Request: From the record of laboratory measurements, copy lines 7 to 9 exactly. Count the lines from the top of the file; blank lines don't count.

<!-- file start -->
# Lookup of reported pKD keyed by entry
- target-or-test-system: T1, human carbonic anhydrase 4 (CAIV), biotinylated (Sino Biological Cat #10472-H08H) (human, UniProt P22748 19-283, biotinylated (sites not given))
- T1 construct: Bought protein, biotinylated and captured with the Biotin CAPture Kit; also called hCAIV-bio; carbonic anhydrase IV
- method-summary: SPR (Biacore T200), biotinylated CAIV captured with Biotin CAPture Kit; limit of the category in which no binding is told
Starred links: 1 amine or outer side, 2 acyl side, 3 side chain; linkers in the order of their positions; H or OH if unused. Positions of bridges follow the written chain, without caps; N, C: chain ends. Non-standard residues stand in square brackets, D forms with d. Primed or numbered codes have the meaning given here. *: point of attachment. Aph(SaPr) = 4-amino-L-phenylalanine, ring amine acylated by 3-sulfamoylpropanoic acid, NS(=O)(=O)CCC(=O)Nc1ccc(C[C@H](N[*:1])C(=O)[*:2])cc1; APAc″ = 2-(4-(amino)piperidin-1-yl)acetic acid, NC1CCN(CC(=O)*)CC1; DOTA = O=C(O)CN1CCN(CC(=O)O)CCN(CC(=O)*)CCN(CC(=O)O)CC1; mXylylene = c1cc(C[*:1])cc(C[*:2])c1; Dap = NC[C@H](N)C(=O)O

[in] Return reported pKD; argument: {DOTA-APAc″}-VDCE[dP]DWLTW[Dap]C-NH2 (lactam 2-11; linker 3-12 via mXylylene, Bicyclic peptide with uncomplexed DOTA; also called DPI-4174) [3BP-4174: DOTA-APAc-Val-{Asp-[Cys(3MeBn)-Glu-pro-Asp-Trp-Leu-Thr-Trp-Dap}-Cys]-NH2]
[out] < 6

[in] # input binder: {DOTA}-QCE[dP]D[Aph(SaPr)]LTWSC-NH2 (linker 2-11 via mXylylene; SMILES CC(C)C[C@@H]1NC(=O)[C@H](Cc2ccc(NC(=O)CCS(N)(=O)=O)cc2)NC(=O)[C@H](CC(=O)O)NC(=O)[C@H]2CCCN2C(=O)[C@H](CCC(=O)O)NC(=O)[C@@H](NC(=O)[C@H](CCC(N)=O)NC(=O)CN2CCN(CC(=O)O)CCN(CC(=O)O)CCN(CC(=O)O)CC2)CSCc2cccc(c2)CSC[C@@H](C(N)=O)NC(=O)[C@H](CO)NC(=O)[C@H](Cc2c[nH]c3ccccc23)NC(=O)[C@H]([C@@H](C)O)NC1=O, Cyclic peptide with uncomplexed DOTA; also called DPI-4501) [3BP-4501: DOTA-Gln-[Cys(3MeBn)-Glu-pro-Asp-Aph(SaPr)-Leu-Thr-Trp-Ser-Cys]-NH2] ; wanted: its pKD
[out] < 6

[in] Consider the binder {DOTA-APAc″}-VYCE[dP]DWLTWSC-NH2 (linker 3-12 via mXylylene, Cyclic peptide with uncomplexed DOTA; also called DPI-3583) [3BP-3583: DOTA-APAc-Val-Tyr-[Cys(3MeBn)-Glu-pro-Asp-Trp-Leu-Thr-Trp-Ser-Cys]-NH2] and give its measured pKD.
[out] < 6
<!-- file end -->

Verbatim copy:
[out] < 6

[in] # input binder: {DOTA}-QCE[dP]D[Aph(SaPr)]LTWSC-NH2 (linker 2-11 via mXylylene; SMILES CC(C)C[C@@H]1NC(=O)[C@H](Cc2ccc(NC(=O)CCS(N)(=O)=O)cc2)NC(=O)[C@H](CC(=O)O)NC(=O)[C@H]2CCCN2C(=O)[C@H](CCC(=O)O)NC(=O)[C@@H](NC(=O)[C@H](CCC(N)=O)NC(=O)CN2CCN(CC(=O)O)CCN(CC(=O)O)CCN(CC(=O)O)CC2)CSCc2cccc(c2)CSC[C@@H](C(N)=O)NC(=O)[C@H](CO)NC(=O)[C@H](Cc2c[nH]c3ccccc23)NC(=O)[C@H]([C@@H](C)O)NC1=O, Cyclic peptide with uncomplexed DOTA; also called DPI-4501) [3BP-4501: DOTA-Gln-[Cys(3MeBn)-Glu-pro-Asp-Aph(SaPr)-Leu-Thr-Trp-Ser-Cys]-NH2] ; wanted: its pKD
[out] < 6